Silver Oak Capital L.L.C. v UBS AG
2011 NY Slip Op 02531 [82 AD3d 666]
March 31, 2011
Appellate Division, First Department
Published by New York State Law Reporting Bureau pursuant to Judiciary Law § 431.
As corrected through Wednesday, May 11, 2011

Silver Oak Capital L.L.C. et al., Respondents-Appellants,
UBS AG et al., Appellants-Respondents.

[*1] Munger, Tolles & Olson LLP, Los Angeles, CA (Robert L. Dell Angelo of the bar of the State of California admitted pro hac vice, of counsel), for appellants-respondents.

Kaplan Landau LLP, New York (Mark Landau, Mary Cecilia Sweeney and Paul Evans of counsel), for respondents-appellants.

Order, Supreme Court, New York County (Melvin L. Schweitzer, J.), entered May 11, 2010, which granted so much of defendants' motion pursuant to CPLR 3211 (a) (7) as sought to dismiss the negligent misrepresentation and unjust enrichment claims against all defendants and the fraud and aiding and abetting fraud claims as against UBS AG and UBS Securities, and denied so much of the motion as sought to dismiss the fraud and aiding and abetting fraud claims as against UBS Financial, unanimously modified, on the law, to deny the motion as to the negligent misrepresentation claim as against UBS Financial and as to the unjust enrichment claim as against UBS Financial and UBS Securities, and otherwise affirmed, without costs.

The bar order issued in a federal class action that expressly relieved defendants from further liability for claims arising from the collapse of a certain dishonest scheme does not preclude plaintiffs' claims, to the extent plaintiffs' claims are based on different legal theories (and facts further to those in common with the class members' claims) and independent damages (see Gerber v MTC Elec. Tech. Co., Ltd., 329 F3d 297 [2d Cir 2003], cert denied sub nom. Daiwa Sec. Am. Inc. v Kayne, 540 US 966 [2003]; National Super Spuds, Inc. v New York Mercantile Exch., 660 F2d 9, 18 n 7 [2d Cir 1981]).

Plaintiffs allege, in sufficient detail to state causes of action for fraud and aiding and abetting fraud, that UBS Financial, through its officers and personnel, actively participated in plaintiffs' private placement transaction and in the dishonest scheme (see Pludeman v Northern Leasing Sys., Inc., 10 NY3d 486, 493 [2008]; National Westminster Bank v Weksel, 124 AD2d 144, 147-148 [1987], lv denied 70 NY2d 604 [1987]). Contrary to Financial's argument, plaintiffs sufficiently allege loss causation since it was foreseeable that they would sustain a pecuniary loss as a result of relying on Financial's alleged misrepresentations (see Sterling Natl. Bank v Ernst & Young, LLP, 9 Misc 3d 1129[A], 2005 NY Slip Op 51850[U], *6 [2005]). Nor do the general disclaimers contained in the private placement memorandum avail Financial since they were not specifically applicable to the alleged misrepresentation at issue (see Steinhardt Group v Citicorp, 272 AD2d 255, 256-257 [2000]).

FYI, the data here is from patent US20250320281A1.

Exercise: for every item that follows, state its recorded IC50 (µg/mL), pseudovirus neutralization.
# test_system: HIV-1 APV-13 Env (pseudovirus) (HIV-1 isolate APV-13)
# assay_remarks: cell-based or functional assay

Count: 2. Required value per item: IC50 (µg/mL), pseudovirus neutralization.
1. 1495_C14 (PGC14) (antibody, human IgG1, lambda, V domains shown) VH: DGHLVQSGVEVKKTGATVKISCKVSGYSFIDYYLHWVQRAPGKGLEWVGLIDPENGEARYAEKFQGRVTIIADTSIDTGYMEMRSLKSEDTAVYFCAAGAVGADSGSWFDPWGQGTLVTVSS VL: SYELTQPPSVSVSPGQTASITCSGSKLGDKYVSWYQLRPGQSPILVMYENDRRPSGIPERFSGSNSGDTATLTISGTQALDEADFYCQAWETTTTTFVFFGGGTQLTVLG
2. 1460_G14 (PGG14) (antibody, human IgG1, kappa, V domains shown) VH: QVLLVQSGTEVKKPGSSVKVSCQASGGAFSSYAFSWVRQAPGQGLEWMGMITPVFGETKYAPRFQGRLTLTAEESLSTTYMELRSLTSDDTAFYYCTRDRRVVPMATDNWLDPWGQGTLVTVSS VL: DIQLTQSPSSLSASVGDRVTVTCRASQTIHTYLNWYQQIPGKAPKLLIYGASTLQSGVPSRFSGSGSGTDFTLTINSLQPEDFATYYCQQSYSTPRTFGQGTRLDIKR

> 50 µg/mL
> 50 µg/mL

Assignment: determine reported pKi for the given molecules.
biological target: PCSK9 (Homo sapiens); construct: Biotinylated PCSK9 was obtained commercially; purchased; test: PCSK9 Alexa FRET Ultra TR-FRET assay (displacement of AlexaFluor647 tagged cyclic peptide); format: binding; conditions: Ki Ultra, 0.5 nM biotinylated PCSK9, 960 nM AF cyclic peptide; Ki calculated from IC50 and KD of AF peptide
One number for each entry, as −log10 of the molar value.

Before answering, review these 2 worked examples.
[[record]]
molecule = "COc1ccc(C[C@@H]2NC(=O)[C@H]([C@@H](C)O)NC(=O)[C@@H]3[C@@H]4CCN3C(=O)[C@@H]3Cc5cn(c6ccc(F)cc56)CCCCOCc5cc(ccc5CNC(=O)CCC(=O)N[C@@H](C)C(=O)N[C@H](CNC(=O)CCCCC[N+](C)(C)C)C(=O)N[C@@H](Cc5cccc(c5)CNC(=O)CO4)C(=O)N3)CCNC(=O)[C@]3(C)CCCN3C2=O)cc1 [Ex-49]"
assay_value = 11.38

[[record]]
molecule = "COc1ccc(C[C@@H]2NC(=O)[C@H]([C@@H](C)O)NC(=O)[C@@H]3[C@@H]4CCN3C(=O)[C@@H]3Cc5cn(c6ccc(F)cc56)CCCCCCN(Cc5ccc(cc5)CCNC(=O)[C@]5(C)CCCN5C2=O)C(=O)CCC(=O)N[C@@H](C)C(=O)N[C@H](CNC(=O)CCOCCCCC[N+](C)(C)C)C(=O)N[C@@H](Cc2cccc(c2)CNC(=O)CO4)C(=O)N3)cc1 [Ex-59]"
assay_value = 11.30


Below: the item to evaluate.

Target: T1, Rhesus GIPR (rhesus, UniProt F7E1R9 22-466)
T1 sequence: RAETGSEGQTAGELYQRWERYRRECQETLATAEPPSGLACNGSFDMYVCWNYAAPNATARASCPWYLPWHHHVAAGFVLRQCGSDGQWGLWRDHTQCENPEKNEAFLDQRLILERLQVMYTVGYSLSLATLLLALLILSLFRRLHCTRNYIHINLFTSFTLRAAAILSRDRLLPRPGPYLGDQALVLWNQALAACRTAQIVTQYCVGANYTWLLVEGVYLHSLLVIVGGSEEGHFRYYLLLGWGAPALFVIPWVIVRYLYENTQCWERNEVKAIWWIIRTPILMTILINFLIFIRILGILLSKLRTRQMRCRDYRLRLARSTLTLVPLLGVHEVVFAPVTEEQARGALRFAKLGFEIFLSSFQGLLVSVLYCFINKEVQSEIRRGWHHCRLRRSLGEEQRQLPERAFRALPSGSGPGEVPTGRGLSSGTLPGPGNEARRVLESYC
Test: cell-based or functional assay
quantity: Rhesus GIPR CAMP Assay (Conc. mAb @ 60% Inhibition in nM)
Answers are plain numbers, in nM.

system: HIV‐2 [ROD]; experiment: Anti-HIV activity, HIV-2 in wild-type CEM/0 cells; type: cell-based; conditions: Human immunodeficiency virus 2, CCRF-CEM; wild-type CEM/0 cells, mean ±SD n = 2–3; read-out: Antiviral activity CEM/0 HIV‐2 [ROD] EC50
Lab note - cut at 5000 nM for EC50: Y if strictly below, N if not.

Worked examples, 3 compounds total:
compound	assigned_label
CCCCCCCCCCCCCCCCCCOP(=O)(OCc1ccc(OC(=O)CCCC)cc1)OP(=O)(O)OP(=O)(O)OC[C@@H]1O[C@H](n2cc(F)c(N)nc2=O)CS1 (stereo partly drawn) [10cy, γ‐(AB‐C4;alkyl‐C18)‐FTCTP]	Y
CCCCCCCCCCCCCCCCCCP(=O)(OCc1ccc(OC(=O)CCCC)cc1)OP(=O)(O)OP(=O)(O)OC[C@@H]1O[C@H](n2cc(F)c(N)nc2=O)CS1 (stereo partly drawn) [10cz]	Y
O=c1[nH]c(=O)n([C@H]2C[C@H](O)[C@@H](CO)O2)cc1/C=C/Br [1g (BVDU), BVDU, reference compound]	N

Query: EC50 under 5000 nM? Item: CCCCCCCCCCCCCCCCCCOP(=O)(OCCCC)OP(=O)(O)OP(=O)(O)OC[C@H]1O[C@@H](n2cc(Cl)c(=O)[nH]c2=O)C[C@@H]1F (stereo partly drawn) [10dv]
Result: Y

Plaintiffs' claims of negligent misrepresentation and unjust enrichment are not barred by the Martin Act (General Business Law article 23-A; see Assured Guar. [UK] Ltd. v J.P. Morgan Inv. Mgt. Inc., 80 AD3d 293 [2010]; CMMF, LLC v J.P. Morgan Inv. Mgt. Inc., 78 AD3d 562, 563-564 [2010]). Plaintiffs sufficiently allege that Financial had unique and special knowledge about the source of the financing for the company in which they invested (namely, looted assets of the alleged dishonest scheme) to state a cause of action for negligent misrepresentation as against Financial (see Kimmell v Schaefer, 89 NY2d 257 [1996]). Plaintiffs' allegations that the placement fee paid to Securities via Financial was taken directly from the funds they invested are sufficient to state a cause of action for unjust enrichment as against Securities and Financial (see Cox v Microsoft Corp., 8 AD3d 39, 40 [2004]; Manufacturers Hanover Trust Co. v Chemical Bank, 160 AD2d 113, 117 [1990], lv denied 77 NY2d 803 [1991]).

The complaint, however, does not state a cause of action for fraud, aiding and abetting fraud or negligent misrepresentation as against UBS Securities, since there are no specific allegations that Securities knew of the alleged misrepresentations or made any representations itself with the intent to deceive; bare allegations of "access" to financial records do not raise an inference of scienter (see Teamsters Local 445 Frgt. Div. Pension Fund v Dynex Capital Inc., 531 F3d 190, 196 [2d Cir 2008]; Steinberg v Ericsson LM Tel. Co., 2008 WL 5170640, *13, 2008 US Dist LEXIS 99727, *38-41 [SD NY 2008]). As the motion court observed, even the most thorough due diligence would have been unlikely to discover "the actual situation," i.e., the actual capitalization of the company invested in, and plaintiffs allege no facts that could have alerted Securities to that situation.

Plaintiffs' allegations concerning UBS AG, the Swiss parent of Securities and Financial, are insufficient to raise the inference that AG exercised the direct intervention in the management of its subsidiaries required for the imposition of liability under an agency theory (see Billy v Consolidated Mach. Tool Corp., 51 NY2d 152, 163 [1980]; A.W. Fiur Co. v Ataka & Co., 71 AD2d 370, 373-374 [1979]).

We have considered defendants' remaining arguments and find them unavailing. Concur—Gonzalez, P.J., Friedman, Moskowitz, Freedman and RomÁn, JJ.